There are countless questions surrounding fat loss, with one of the most common being … does lifting weights burn fat?
The short answer is yes, and here’s why. Lifting weights builds muscle, which in turn torches fat. One study published by the University of Kentucky College of Medicine reported that weight training can promote fat loss, and may even increase metabolism.
Cardio exercise may burn more calories initially than weight lifting, but the benefits of lifting weights lasts well after your workout. Building muscle can help increase your metabolic rate, which means you’ll be burning calories even when you’re not working out. Some may get discouraged looking at the scale after a regimen of weight lifting workouts, but it’s normal for body weight to increase with strength training.
However, lifting weights alone isn’t the magic solution to burning fat. If you’re consuming more calories than you’re burning per day, you may not see results as quickly as you might want.
Whether or not weight lifting burns fat certainly isn’t the only question surrounding this form of exercise. If you’re looking to learn more about lifting weights, we’ve got all the answers to some of the most commonly-asked weight lifting questions.
Burning fat isn’t the only benefit that comes from lifting weights. It can also:
One study reported that lifting weights may even help improve cognitive function.
Some women tend to shy away from weightlifting due to the misconception that it will make them look bulky. Let’s squash this fallacy right now. Doing some weighted squats or bicep curls won’t transform you into the Hulk overnight.
If only it was that easy. What lifting weights DOES do, however, is make you stronger, build lean muscle mass, and improve your overall body composition.
This is something CrossTown Fitness Director Stacy Bradley has run into quite a lot, having spent many years in the industry.
“I’m a big advocate for strength training — especially for women,” said Stacy. “Getting physically stronger can be so empowering, especially as you progress with how much you’re lifting, and helps you discover truly how much your body is capable of. It also aids in better sleep, stress relief, and keeps your body in a good place while you age.”
The answer to this question differs from person to person. What’s considered heavy for one person may not be for another. The key here is to choose a weight that offers enough resistance to be difficult without compromising your form.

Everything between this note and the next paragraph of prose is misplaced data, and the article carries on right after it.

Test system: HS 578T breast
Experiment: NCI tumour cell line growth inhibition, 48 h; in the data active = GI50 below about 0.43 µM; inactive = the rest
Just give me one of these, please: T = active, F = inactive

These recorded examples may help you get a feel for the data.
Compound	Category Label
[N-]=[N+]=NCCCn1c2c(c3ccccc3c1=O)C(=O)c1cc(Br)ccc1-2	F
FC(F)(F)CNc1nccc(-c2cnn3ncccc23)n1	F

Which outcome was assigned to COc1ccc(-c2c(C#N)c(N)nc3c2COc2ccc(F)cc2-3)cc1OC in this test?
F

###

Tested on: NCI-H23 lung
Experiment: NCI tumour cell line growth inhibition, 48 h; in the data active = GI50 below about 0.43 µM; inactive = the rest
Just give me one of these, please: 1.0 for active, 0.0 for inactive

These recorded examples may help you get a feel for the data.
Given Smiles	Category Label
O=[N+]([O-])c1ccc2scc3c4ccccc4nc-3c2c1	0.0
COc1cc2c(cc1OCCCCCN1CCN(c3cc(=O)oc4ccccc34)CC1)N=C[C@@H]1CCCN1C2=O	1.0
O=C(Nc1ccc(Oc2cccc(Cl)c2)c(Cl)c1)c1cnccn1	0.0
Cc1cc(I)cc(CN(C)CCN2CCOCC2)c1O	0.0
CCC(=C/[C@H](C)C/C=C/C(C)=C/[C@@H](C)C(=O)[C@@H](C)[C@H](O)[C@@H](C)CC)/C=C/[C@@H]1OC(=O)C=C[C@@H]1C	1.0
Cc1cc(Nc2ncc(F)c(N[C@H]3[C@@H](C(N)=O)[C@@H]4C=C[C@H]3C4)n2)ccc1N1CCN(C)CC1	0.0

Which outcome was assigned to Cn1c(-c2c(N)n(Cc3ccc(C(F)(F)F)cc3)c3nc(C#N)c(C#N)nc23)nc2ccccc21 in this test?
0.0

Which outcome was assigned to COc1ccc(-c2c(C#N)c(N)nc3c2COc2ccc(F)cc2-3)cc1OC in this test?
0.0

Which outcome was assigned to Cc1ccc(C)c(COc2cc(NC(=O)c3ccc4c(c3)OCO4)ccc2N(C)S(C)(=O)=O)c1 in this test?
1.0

For example, if you’re doing overhead presses with dumbbells and you notice your back arching each time you lift the weight up, you may want to try a lower weight with higher reps to ensure proper form. Once that becomes too easy, you can experiment with increasing weight.
Many people designate certain workouts as “leg day” or “core day.” While this isn’t necessarily a bad thing, you’ll get a more effective strength training workout if you focus on more than one muscle group. For example, kettlebell deadlifts not only strengthen your hamstrings, they target your glutes, back, hips and core, too!
While you certainly could lift weights every day, taking rest days is almost as important as the workouts themselves. Giving your body the opportunity to rest allows your muscles the time they need to grow and recover. Stick to a weight lifting regimen of two to three days per week, then on rest days stick to low-recovery exercises like walking, stretching or foam rolling. Resting in between weight lifting sets is also important, and can help prevent fatigue so you don’t break proper form.
Weight lifting exercises can range from dumbbell rows and chest presses to deadlifts, kettlebell swings, curls, goblet squats and lunges. Weight lifting exercises can always be modified to match your fitness level. For example, if weighted squats are too difficult, start off with bodyweight squats instead.
If you’re unable to maintain proper form doing regular push-ups, try push-ups on an elevated surface. Consult with a personal trainer who can recommend exercises, weights, and number of reps that best suit your fitness level and goals.
If you’re new to lifting weights, using a personal trainer can ensure that you’re doing each movement correctly. This can help you avoid potential injury, and can increase the effectiveness of your weight training workouts.
Prep your muscles for a weight lifting workout by doing some stretching, which can help increase range of motion and make your gym session more effective.
You don’t need a full gym filled with barbells, dumbbells, kettlebells and med balls. You can get an effective strength training workout with just your bodyweight. If you do have minimal equipment, that works too! A set of dumbbells, or a single kettlebell can go a long way in helping you build muscle. You can also get creative with what you have at home whether that’s a case of beer or a backpack with some heavy books in it.
Before you even pick up a weight, make sure you can do the exercise with proper form first. If you have a mirror nearby, keep an eye on your form and make adjustments as needed.
If you want to make progress and continue building muscle, you have to push yourself when it comes to the weights you’re using. If you’re able to get through multiple reps of an exercise with ease (and proper form), it may be time to try a heavier weight. Sure, it might be tough, but that’s what helps you see results!
Join a Fitness Community: Surrounding yourself with people who have similar exercise goals can not only be motivating, it can help keep you accountable! Plus, it’s a great way to meet new friends, learn new weight lifting techniques and keep a consistent workout schedule. CrossTown Fitness has three locations across Chicago with 200 classes per week to choose from.
Looking to incorporate weight lifting into your workout routine? Contact us to get started!